Santi Kos, manager of Fashion Sport and Uniforms at 1300 NW 23rd St. in Oklahoma City.
Credit Brent Fuchs, The Journal Record

Parents, Cities And Counties Plan For Back-To-School Tax Holiday.

August first through third, shoppers don’t have to pay sales tax on clothing items that cost less than $100. The holiday was implemented in 2007 to discourage shoppers from crossing state lines to save.

That’s good news for family budgets, but it also means the state misses out on $4 million it might have had otherwise.

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StateImpact Oklahoma
7:10 am
Thu June 26, 2014

Study: Climate Change Challenges Oklahoma’s Temperature-Sensitive Economy

Future temperature changes pose serious risks to the climate-sensitive agricultural and energy industries in Oklahoma and other Great Plains states, a new study on the business and economic effects of climate change concludes.

Oklahoma's average summer temperature range is expected to increase from 81.7-83.58°F to 87.0-93.51°F from 2020 to 2099, the report predicts.

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StateImpact Oklahoma
12:35 pm
Thu May 22, 2014

Oklahoma’s Drought-Withered Wheat Harvest Could Have National Effects

Brothers and business partners Fred and Wayne Schmedt stand in their family's wheat field near Altus in southwest Oklahoma.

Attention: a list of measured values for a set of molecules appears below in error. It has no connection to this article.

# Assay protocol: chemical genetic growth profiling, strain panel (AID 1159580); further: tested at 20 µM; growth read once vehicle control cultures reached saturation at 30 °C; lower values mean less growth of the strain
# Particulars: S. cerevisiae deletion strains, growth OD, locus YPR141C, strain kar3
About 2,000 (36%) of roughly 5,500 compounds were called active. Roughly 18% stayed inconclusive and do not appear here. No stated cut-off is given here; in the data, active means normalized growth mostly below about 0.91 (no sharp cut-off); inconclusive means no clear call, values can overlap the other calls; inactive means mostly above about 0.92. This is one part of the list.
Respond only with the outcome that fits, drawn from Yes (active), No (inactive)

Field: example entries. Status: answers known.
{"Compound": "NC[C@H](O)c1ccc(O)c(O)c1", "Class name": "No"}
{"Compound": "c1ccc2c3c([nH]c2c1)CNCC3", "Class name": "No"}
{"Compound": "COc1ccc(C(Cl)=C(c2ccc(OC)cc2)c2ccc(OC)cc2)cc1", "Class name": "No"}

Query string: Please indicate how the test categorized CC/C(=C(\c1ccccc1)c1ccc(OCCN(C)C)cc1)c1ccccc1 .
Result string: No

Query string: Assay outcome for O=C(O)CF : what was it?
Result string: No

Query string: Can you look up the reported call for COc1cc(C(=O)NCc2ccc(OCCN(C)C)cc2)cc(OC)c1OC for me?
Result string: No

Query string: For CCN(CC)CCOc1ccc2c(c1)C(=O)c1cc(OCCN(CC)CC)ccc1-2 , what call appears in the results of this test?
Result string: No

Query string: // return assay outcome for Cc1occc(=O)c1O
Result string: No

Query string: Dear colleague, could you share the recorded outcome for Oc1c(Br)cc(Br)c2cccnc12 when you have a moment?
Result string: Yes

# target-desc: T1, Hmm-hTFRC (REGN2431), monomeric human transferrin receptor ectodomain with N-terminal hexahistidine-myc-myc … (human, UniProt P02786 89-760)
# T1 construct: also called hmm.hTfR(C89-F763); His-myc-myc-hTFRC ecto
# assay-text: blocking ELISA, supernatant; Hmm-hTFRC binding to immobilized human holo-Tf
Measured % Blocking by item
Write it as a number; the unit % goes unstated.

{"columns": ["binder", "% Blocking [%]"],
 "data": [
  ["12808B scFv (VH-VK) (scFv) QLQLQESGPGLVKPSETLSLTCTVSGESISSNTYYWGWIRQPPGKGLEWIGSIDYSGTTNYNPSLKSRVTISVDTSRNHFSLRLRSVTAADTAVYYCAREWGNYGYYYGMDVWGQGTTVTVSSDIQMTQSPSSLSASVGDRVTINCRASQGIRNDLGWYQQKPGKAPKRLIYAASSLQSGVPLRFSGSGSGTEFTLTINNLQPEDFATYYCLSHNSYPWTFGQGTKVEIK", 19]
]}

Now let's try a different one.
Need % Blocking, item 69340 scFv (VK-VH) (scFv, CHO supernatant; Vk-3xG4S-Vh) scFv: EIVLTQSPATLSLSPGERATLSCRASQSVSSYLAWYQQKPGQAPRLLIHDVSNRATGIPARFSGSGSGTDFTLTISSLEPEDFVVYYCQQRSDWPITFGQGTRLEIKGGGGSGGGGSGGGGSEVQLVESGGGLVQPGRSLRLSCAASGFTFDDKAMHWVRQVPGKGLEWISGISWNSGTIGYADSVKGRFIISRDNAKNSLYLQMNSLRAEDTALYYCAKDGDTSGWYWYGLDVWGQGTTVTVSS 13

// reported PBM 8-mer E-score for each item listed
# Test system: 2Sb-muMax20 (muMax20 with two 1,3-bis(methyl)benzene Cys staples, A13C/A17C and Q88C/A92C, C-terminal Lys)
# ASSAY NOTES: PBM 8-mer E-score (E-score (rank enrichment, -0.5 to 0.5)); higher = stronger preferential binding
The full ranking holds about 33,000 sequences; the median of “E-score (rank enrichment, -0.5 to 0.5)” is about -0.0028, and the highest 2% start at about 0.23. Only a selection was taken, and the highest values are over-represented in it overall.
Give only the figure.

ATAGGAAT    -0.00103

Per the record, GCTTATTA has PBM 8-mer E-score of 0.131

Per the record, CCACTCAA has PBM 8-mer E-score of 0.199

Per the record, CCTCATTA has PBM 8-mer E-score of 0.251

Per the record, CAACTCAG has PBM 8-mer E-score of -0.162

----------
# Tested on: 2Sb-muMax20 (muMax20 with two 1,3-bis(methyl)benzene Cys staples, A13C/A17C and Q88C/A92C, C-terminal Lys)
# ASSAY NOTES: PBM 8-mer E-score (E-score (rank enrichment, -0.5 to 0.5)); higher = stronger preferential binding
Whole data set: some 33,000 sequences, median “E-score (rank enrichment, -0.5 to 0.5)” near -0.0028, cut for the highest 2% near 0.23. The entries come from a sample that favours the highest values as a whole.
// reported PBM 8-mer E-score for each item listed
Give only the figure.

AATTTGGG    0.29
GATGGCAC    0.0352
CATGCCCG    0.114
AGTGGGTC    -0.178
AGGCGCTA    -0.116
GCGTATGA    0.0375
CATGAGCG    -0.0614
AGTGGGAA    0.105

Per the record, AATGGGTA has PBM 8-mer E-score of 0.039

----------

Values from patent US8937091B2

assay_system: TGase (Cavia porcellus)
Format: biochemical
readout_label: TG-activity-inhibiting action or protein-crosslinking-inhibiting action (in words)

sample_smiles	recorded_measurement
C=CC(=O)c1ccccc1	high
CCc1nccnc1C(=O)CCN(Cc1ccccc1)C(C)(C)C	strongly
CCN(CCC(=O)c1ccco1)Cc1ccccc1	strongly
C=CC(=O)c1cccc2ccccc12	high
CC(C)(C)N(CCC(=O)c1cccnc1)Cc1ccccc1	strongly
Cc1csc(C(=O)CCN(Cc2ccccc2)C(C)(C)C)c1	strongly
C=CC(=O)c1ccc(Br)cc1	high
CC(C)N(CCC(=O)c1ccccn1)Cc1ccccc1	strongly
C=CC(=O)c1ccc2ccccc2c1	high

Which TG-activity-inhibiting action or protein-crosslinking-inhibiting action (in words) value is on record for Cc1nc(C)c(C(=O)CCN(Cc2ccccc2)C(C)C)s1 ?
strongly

Joe Wertz StateImpact Oklahoma

Four years of extreme drought has withered the agricultural economies of southern Great Plains states like Oklahoma, where farmers are bracing for one of worst wheat crops in state history.

And Oklahoma’s withered wheat harvest could have national consequences.

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StateImpact Oklahoma
11:35 am
Thu April 24, 2014

What An Oklahoma Grazing Land Can Teach Us About Global Climate Change

University of Oklahoma Ph.D. student and research assistant Yuting Zhou installs a sensor in an experimental wheat field at the Grazinglands Research Lab in El Reno, Okla.
Joe Wertz StateImpact Oklahoma

Oklahoma is known for its wild weather. And now, the state’s variable climate is helping scientists understand how climate change could affect farms everywhere.